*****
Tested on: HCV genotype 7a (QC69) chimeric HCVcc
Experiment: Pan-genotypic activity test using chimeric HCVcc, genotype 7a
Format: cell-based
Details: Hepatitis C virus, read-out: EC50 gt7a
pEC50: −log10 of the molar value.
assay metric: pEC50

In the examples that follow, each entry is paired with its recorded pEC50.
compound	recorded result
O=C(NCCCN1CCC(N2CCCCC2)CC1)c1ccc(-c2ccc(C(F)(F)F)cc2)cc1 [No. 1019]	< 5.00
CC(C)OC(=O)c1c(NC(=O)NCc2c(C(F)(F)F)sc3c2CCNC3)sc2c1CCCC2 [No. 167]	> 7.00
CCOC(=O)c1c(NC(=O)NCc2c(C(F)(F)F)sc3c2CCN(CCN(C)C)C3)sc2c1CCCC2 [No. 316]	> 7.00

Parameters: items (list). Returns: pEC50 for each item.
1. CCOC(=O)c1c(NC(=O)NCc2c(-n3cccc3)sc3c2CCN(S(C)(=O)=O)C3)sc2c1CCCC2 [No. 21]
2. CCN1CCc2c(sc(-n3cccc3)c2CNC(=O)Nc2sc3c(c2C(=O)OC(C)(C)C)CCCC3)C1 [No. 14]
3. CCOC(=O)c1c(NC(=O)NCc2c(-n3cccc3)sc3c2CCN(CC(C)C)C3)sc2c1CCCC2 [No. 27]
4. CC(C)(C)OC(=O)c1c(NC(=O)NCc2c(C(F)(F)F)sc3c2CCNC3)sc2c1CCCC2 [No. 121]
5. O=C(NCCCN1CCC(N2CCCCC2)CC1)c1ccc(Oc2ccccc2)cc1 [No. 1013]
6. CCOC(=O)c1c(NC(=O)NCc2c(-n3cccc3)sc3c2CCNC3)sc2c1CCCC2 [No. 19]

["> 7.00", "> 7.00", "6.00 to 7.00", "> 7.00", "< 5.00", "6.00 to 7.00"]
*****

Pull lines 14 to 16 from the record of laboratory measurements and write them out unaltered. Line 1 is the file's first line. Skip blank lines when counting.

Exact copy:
2. CCN1CCc2c(sc(-n3cccc3)c2CNC(=O)Nc2sc3c(c2C(=O)OC(C)(C)C)CCCC3)C1 [No. 14]
3. CCOC(=O)c1c(NC(=O)NCc2c(-n3cccc3)sc3c2CCN(CC(C)C)C3)sc2c1CCCC2 [No. 27]
4. CC(C)(C)OC(=O)c1c(NC(=O)NCc2c(C(F)(F)F)sc3c2CCNC3)sc2c1CCCC2 [No. 121]